Brad Pitt Objected to an Even Worse Bruce Lee Fight Scene in Once Upon a Time in Hollywood
Quentin Tarantino’s Once Upon a Time in Hollywood is a success. For what is allegedly his penultimate film, the director delivered an ode to the ’60s that he barely got to experience and an era that ended in a series of horrific events and the cultural upheaval that started in the ’70s. That being said, the movie hasn’t been without its criticisms, from its depictions of women, especially the Manson women, to the way it chose to use Bruce Lee.
In an interview with HuffPo, the Once Upon a Time stunt coordinator, Robert Alonzo, shared that Tarantino originally wrote a much longer version of the Bruce Lee fight scene. Good Lord.
In the film, we get a flashback of Cliff Booth (Pitt) and Rick Dalton (Leonardo DiCaprio) guest spotting on The Green Hornet. Cliff gets added to the stunt team and comes across Bruce Lee, who did play the role of Kato in The Green Hornet from 1967-68. Lee says he could turn Cassius Clay (Muhammad Ali) into a “cripple,” Booth calls him out, and Lee challenges him to a fight. At first, Lee hits him with a jump kick, but they go again, and Booth grabs his leg and throws him into a car.
According to the HuffPo article, Tarantino wrote the Bruce-Cliff fight scene with a round three, and it ended with Bruce “definitely losing to Cliff.” Alonzo said the fight was meant to end with Cliff making a “cheap-shot move” that puts Bruce on his butt. However, the scene rubbed both Alonzo and Pitt the wrong way as it was written, because as the fight’s intention was to set up “the level at which Cliff was [operating]” and not to flat out depict Lee as weaker.
“I know that Brad had expressed his concerns, and we all had concerns about Bruce losing,” Alonzo said. “Especially for me, as someone who has looked up to Bruce Lee as an icon, not only in the martial-arts realm, but in the way he approached philosophy and life, to see your idol be beaten is very disheartening. It really pulled at certain emotional strings that can incite a little anger and frustration as to how he’s portrayed.”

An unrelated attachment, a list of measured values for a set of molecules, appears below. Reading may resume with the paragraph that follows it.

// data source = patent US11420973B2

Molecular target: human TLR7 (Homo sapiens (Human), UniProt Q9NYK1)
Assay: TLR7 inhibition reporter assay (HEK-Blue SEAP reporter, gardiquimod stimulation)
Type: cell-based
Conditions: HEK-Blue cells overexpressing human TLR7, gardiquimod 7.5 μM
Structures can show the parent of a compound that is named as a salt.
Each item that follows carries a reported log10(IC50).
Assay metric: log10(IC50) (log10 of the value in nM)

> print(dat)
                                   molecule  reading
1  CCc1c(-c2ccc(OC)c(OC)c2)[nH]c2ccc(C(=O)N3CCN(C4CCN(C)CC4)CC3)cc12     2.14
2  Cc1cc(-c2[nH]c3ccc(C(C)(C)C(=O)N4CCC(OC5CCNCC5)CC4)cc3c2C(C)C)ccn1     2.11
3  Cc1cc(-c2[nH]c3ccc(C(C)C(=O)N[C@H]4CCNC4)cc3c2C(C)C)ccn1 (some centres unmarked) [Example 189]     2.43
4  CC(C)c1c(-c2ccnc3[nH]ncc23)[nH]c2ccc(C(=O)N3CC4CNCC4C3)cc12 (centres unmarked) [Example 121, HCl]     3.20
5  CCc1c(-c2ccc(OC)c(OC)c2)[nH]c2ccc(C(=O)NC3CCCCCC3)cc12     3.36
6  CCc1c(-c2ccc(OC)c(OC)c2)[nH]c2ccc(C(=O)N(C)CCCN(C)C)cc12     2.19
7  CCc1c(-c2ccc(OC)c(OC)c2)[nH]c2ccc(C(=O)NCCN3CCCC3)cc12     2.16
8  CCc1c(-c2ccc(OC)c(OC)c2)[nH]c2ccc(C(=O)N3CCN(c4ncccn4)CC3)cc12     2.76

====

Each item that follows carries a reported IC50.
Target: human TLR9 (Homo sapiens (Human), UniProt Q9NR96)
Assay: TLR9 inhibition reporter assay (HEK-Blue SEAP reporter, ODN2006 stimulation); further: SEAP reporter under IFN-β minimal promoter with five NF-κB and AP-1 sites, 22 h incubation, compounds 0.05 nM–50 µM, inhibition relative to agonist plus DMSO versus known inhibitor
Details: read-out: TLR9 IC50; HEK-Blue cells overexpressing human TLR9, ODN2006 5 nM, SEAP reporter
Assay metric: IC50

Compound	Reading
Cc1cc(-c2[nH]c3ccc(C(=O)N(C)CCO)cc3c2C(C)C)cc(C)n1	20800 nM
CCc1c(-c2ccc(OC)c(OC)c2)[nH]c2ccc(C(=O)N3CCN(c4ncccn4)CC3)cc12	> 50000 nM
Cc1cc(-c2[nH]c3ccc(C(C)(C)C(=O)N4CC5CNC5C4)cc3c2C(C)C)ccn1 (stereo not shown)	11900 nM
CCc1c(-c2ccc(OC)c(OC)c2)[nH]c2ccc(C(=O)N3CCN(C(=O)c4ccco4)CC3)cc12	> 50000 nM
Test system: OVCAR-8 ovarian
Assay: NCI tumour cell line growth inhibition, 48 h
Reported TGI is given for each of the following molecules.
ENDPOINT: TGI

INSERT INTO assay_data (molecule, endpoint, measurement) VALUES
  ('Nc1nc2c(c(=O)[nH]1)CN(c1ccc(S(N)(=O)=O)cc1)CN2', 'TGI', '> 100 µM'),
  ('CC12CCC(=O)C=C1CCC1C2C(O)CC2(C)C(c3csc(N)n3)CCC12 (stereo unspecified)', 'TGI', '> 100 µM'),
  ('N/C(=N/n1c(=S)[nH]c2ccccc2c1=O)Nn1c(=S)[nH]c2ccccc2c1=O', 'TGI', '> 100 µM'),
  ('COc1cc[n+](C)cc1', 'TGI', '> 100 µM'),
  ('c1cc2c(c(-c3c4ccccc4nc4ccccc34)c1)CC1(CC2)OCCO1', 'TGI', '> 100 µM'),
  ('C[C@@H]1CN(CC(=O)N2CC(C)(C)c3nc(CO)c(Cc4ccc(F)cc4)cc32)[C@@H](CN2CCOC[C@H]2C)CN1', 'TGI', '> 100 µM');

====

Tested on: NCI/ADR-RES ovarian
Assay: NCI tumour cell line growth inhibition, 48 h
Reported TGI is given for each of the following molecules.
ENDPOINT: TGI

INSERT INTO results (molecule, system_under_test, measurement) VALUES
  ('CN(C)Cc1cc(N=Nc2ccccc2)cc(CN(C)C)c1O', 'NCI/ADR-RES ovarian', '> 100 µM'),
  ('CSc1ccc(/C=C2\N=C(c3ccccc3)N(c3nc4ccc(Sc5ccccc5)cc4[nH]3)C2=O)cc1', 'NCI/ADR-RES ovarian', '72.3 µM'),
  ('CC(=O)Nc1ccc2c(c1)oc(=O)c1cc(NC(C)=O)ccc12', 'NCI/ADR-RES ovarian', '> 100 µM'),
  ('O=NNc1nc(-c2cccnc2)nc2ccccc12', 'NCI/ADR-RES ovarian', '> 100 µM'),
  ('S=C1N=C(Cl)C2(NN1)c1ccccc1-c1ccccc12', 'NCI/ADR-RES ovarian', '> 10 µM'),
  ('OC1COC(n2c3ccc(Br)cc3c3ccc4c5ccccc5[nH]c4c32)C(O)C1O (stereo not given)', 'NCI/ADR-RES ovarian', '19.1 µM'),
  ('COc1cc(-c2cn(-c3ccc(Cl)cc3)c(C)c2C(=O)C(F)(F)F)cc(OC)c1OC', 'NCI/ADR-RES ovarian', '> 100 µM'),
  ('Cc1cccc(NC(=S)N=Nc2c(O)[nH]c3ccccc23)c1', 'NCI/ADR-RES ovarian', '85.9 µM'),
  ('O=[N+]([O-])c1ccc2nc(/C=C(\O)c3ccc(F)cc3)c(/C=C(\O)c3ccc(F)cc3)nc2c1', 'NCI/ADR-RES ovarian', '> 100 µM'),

Alonzo also revealed that he had a “difficult time choreographing a fight where [Bruce Lee] lost” and that even Pitt vocalized his objection to the extended fight. “Everyone involved was like, ‘How is this going to go over?’ Brad was very much against it,” Alonzo said. “He was like, ‘It’s Bruce Lee, man!’”
Firstly, it’s good to know that people on set were concerned about Bruce Lee’s legacy, even if Tarantino wasn’t as concerned about that as he was about making sure Cliff looked good. The thing that bothers me most about needing to use Bruce Lee as a prop to highlight Cliff’s power level is that it’s a problem in and of itself and a larger problem of the movie. We establish through multiple scenes how much of a fighter Cliff is. There is even a scene with him glaring down the entire Manson family and beating the crap out of one guy. Why did we need to see him beat up one of the best fighters who existed at the time?
Why does he need to take Bruce Lee down a peg to prop him up and justify his being able to take down a bunch of drugged-up 20-something-year-olds who have no combat or fighting experience? This is what happens when you treat historical people and women like props in a movie that’s really about two washed-up white men in the last leg of a “Golden Age.”
Just like Sharon Tate, Lee does not exist to be a character in this movie, just a prop for Tarantino’s vision. I honestly would have preferred to have Cliff win by cheating, because at least it would have showed the reality that despite working twice as hard, it was hard for Lee to get ahead. That would have been more honest than what we actually saw onscreen.
(via IndieWire, image: ANDREW COOPER/Sony)
Want more stories like this? Become a subscriber and support the site!
—The Mary Sue has a strict comment policy that forbids, but is not limited to, personal insults toward anyone, hate speech, and trolling.—
Have a tip we should know? [email protected]